Homonyms are words which sound the same but have different meanings. Some people also require of homonyms that they be spelled the same, as well; others do not. Some English homonyms are the pairs "plain" and "plane", and "beet" and "beat."
There are several Cheyenne homonyms:
mo'eško 'ring' (inanimate); 'finger' (animate)
háméško 'beetle' (an.); 'spoon' (inan.)
hóoma 'blanket'; 'mosquito' (both an.)
môhenêšemo 'ladybug'; 'playing card' (both an.)
vé'ho'e 'whiteman (obsolescing as 'trickster'); 'spider' (both an.)
mè'ko 'head' (inan.); 'tribal councilman (an.; i.e. political head)'
'Ring' and 'finger' are semantically related by physical contiguity.
Folk etymology tries to relate 'whiteman' and 'spider' in that the whiteman fenced in
the rangeland making it look like a spider's web. But there is apparently no
historical relationship between the two Cheyenne words. Note that Arapaho also has homonymns 'whiteman' and 'spider.' Is the homonymy borrowed? (If so, in which direction?)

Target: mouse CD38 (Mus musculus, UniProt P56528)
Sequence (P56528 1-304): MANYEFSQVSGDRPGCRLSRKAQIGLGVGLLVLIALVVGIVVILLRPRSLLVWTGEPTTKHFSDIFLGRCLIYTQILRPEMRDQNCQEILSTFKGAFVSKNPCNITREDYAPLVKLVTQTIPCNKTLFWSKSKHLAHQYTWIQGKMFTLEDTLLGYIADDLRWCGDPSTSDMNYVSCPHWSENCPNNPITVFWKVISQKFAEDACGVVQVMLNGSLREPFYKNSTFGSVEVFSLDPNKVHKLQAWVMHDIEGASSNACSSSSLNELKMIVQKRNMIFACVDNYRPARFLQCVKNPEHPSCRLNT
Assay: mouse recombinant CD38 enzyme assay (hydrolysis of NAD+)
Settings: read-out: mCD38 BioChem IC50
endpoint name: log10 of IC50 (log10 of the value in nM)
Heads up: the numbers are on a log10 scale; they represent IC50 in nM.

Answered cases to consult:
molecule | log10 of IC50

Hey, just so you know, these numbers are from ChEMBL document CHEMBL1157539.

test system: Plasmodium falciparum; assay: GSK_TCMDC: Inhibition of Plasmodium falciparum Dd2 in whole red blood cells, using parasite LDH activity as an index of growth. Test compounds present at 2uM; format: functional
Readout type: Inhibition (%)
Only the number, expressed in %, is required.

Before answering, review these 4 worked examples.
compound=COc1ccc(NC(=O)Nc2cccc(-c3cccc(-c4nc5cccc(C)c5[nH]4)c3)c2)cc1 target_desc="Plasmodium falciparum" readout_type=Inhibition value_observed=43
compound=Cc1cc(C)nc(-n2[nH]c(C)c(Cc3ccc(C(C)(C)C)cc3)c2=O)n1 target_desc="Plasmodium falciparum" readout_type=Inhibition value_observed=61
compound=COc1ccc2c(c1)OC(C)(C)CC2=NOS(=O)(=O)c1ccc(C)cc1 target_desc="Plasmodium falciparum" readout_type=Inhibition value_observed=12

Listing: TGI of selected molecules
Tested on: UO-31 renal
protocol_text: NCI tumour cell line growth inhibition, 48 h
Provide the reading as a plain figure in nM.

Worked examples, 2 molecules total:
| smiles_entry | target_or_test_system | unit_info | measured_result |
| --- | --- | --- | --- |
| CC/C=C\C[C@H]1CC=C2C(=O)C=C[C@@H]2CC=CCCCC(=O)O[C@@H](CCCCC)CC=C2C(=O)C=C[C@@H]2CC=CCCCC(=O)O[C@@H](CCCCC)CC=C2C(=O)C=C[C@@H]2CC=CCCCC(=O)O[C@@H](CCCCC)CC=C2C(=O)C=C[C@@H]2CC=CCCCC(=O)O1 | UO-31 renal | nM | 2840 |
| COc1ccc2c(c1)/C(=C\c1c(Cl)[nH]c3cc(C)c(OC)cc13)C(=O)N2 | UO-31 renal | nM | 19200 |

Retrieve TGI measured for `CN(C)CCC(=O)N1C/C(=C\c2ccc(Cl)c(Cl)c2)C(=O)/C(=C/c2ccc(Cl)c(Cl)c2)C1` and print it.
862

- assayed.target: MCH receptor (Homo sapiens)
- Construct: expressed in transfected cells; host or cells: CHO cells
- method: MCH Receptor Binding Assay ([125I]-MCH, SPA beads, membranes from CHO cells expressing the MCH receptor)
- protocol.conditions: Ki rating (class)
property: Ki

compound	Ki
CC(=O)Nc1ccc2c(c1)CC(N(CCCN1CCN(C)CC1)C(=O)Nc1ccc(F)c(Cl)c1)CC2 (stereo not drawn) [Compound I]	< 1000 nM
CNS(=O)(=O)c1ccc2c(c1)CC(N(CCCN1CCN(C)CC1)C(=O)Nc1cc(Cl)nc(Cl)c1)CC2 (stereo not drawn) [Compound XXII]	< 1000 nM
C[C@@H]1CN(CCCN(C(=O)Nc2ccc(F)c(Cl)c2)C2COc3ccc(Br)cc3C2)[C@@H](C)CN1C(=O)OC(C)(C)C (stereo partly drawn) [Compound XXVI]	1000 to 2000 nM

'Head' and 'coucilman' seems a clear case of semantic extension, regardless of
the animacy shift.
'Blanket' and 'mosquito' are accidental homonymy, based on historical sound
changes from Proto-Algonquian. In fact, we would expect the Cheyenne reflex of PA 'mosquito' to be hóema, but I have never been able to hear an "e" in this word, and no Cheyennes with whom I have worked hear an "e" or write one.
I do not think there is anything else of semantic relationship in any other
of the homonym pairs, but who knows?!
Is each set here clearcut, classical homonymy? No. I think we may need to
speak in terms of degrees of homonymy, rather than categorial yes/no for whether or not a pair of words are homonyms or not.
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